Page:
Current PLA leaders progressed through a system rife with corruption. The fact they were not snared by Xi’s anti-corruption campaign is not necessarily proof that they are innocent of corruption such as buying/selling ranks and business activities, however. Yet no leader would dare step out of line with Xi. Therefore, the CMC is likely to become something of an echo chamber, which will affect decision-making in the future.

The aforementioned BluePath Labs report stated: “While the party has in recent years declared victory over military corruption and have slowed their anti-corruption campaign, it is unclear if this has actually changed the culture of pervasive corruption in the PLA.

By the time Xi Jinping had come to power in 2012, corruption in the PLA was pervasive and systemic at all levels, including amongst the senior-most leadership.” Xi declared victory over corruption in 2018, but this does not necessarily mean it is in remission. Political officers are equal part party whip, chaplain and social worker. As such they ensure ideological discipline, political and moral education, and wellbeing of personnel.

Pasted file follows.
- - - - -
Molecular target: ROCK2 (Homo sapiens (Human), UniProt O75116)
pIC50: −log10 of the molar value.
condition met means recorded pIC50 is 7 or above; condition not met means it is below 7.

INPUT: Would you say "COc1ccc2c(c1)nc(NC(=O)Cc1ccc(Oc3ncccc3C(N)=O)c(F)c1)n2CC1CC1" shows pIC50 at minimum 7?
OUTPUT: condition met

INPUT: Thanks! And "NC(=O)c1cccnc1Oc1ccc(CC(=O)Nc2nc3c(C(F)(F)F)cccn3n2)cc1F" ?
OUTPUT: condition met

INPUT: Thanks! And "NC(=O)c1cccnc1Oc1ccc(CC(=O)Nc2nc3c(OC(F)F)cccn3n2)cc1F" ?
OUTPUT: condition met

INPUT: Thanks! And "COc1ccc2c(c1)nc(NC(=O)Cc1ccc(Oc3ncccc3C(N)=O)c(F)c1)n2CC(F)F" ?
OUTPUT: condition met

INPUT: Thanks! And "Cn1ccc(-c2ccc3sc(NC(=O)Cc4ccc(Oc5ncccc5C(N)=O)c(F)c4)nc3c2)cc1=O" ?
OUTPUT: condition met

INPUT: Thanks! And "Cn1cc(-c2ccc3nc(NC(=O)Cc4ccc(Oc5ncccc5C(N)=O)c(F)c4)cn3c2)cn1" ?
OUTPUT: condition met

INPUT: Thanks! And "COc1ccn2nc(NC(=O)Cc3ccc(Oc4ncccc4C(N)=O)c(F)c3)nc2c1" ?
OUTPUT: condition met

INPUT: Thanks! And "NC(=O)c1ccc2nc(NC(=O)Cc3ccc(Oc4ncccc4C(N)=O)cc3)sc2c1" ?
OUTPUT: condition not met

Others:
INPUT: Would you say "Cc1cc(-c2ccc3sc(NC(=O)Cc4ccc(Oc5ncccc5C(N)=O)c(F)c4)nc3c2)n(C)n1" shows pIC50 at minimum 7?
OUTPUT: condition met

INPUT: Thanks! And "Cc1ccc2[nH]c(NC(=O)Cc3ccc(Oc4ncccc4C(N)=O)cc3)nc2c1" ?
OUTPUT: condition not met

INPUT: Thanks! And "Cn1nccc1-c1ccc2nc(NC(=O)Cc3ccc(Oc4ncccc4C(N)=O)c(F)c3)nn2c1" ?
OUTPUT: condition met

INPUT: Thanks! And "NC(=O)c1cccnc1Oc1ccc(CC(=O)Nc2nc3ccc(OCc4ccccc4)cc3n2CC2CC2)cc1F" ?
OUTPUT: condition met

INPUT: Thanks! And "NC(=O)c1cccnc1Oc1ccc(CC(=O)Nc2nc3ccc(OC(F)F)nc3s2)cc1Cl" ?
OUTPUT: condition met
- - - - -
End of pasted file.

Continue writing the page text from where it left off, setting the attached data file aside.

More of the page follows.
They are responsible for collectively approving operational decisions by commanders, even taking over should they be incapacitated. Interestingly, in peacetime the political officer can actually override a commander. Such a system must be a bureaucratic burden that complicates the decision-making process.

Nearly half of senior PLA officers are political commissars/officers.

Anyone hoping to be promoted must be both “red” and an expert in their field. Wuthnow posed the question: “Whether this requirement becomes a hindrance to professionalization by taking time away from military matters, or helps the party by increasing unity of thought and resolve, will be known only when the PLA leadership is put to the ultimate test, in battle.”

Fifthly, Wuthnow suggested, “Future PLA operations could be hampered by officers with narrow perspectives.” This is because senior officers tend to stay within their own services, and also remain in their assigned functional areas. As an example, an operational commander is unlikely to gain command experience in logistics or vice versa.